But the misconceptions or misinformation turned out to be rampant. The researchers found that while most people understood clean energy’s benefits, they thought it would require them to have windmills on their houses, or that the power would go on and off on cloudy or windless days, or that it was ultimately all about trade-offs, like using less heat or air conditioning.

“No one’s talking about it on television,” was another comment Keane recalls hearing. “They could actually live with the fact that no one in their neighborhood has a solar panel. But if they saw it was on TV, they could understand it’s potential. TV is the great validator of the day.”

Keane’s group tested a series of messages, reflecting patriotism, security, jobs, and other themes. The one that overwhelmingly migrated to the top was the one that featured an image of the skyline of Chicago. The caption:

“America already produces enough clean energy to supply all of Chicago’s power requirements. Not to mention New York, L.A., Boston, Philadelphia, Phoenix, San Diego, Dallas, and San Antonio, too. Let’s make more.”

That did the trick. People responded, “I had no idea. Is that true?" If clean energy “already” makes enough to power big cities like Chicago, with all the lights and technology they require, then it must be a lot closer than people think. We should be doing more of that!

Keane's group realized they had hit a nerve. People don’t really understand or appreciate that clean energy is here, and that it works.

The result was a series of slick and powerful print ads and billboards, along with TV and radio spots featuring strong, authoritative voices. You can view them yourself on the SmartPower Web site.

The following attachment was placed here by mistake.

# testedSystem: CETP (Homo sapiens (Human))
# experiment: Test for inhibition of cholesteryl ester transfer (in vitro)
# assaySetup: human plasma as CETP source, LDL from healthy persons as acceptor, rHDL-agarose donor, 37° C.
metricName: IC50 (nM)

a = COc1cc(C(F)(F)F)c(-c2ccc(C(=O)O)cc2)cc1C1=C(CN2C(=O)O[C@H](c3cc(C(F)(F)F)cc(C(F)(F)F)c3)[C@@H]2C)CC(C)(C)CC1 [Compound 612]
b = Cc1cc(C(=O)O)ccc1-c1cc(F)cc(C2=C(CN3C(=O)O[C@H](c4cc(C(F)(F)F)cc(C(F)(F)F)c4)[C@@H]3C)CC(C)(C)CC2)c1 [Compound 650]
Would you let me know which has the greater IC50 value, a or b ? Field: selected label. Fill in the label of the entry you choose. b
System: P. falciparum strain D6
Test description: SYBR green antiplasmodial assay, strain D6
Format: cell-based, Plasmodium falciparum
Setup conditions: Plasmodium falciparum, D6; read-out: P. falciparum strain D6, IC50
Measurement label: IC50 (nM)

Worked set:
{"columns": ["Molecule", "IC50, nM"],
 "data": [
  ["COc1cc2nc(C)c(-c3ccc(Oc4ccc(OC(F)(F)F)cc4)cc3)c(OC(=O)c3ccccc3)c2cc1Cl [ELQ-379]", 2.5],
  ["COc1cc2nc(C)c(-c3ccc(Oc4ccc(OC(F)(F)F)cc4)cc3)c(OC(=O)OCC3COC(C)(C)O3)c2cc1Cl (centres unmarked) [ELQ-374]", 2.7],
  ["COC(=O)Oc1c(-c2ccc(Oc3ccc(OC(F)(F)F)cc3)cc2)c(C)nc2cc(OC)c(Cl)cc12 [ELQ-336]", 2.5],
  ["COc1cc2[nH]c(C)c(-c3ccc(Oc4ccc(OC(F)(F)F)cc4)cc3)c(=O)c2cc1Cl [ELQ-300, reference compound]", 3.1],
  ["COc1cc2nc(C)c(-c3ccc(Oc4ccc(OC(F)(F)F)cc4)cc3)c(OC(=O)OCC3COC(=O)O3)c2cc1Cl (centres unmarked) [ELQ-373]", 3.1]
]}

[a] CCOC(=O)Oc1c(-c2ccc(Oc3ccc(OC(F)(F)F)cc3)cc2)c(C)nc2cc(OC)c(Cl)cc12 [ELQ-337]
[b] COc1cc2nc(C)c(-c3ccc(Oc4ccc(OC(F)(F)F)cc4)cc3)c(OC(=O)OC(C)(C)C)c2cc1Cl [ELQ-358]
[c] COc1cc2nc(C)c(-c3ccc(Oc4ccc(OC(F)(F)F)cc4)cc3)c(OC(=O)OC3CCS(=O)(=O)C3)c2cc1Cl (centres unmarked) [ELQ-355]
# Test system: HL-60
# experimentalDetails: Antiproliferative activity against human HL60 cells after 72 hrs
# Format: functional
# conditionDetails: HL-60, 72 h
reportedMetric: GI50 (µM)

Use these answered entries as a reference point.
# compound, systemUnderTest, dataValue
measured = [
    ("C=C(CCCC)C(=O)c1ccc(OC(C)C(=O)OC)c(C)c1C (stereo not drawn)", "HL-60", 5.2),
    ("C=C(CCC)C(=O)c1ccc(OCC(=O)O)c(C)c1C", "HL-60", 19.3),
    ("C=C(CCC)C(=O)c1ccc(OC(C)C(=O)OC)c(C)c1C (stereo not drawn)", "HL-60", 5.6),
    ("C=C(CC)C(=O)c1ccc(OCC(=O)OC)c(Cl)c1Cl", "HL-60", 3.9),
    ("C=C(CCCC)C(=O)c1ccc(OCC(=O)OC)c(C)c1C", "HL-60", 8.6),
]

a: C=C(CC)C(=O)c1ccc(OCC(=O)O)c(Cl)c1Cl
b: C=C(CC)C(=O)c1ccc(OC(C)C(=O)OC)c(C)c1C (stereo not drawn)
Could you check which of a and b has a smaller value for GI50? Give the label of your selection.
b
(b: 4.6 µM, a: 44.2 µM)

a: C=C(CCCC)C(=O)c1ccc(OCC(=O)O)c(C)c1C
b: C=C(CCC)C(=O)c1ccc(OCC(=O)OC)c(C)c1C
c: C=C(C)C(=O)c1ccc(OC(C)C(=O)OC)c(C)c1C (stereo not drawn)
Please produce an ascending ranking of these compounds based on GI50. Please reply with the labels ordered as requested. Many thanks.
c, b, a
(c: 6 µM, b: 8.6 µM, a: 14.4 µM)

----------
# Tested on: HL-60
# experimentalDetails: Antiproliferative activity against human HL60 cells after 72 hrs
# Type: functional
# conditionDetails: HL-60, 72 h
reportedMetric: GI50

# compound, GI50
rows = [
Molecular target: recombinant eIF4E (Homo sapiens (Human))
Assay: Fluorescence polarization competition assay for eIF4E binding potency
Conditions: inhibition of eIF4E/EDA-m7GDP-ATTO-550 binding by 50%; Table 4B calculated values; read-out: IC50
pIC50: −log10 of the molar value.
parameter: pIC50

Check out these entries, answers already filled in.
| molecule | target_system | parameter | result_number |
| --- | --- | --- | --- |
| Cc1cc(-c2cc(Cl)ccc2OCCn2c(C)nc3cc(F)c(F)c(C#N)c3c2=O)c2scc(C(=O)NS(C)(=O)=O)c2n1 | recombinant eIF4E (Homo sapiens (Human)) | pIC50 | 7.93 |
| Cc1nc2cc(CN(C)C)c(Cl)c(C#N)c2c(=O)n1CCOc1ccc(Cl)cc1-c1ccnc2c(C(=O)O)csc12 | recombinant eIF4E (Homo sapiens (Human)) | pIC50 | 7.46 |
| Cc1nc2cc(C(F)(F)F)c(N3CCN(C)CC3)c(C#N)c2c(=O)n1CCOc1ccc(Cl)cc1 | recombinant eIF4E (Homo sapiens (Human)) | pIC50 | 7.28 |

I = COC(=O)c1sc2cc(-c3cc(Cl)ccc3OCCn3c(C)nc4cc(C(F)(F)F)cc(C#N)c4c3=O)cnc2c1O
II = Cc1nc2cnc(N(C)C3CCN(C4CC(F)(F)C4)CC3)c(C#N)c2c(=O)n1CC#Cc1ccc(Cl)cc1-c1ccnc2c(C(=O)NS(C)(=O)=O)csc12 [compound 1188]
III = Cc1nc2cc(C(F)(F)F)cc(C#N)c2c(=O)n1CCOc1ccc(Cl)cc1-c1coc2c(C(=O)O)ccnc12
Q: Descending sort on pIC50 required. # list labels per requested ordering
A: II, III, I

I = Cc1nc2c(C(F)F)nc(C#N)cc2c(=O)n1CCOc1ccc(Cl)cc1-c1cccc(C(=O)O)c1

In the end, it turned out that everything we “experts” thought we knew about clean energy was wrong. According to SmartPower:

All survey research indicates virtually every American agrees the environment is important. In the past, clean energy advertising has leaned on the environment. It hasn’t been effective – but not because people think it’s not important. The problem? It’s old news, and no longer very motivating. The environmental story is already well understood. It will take a new message to break through.

So, it’s not the environment, stupid. Says Keane: “We talked to a lot of environmental groups and learned that pushing this as an environmental issue is not even winning over the environmentalists. They know clean energy is good to the core. They just don’t think it works.”

Keane & Co. have validated their findings through a campaign called SmartPower 20% by 2010, which they launched in Connecticut. The campaign challenges cities and towns, faith communities, educational institutions and businesses to start choosing clean energy -- up to 20% by the end of the decade.

The campaign’s tone, like nearly everything else SmartPower is doing, makes perfect sense. By asking participants to gradually ramp up their use to a reasonable level over a reasonable period of time, they’re acknowledging the realities of long-term budgeting and gradual but steady organizational change. Along the way, local clean-energy suppliers can ramp up gradually, too, creating the sustained, orderly market growth that will allow them to survive and thrive over the long term.

So far, 15 cities and towns have made the pledge, and another 50 are lining up, says Keane. So have more than 4,000 residences that signed up in the campaign’s first four months. “In the world of McDonald’s and Coca-Cola, 4,000 is a joke," says Keane. "But in the clean-energy world, that’s phenomenal.” And the campaign is now rolling beyond Connecticut, to Rhode Island, Massachusetts, Maine, Pennsylvania, New Jersey, New Mexico -- and the biggest prize of all, California.

It’s a promising start, and a rare success story in the green marketplace. And it helps explain all those surveys showing that Americans overwhelmingly want environmentally responsible goods and services, but never seem to buy them.

It turns out, they just don’t think they work.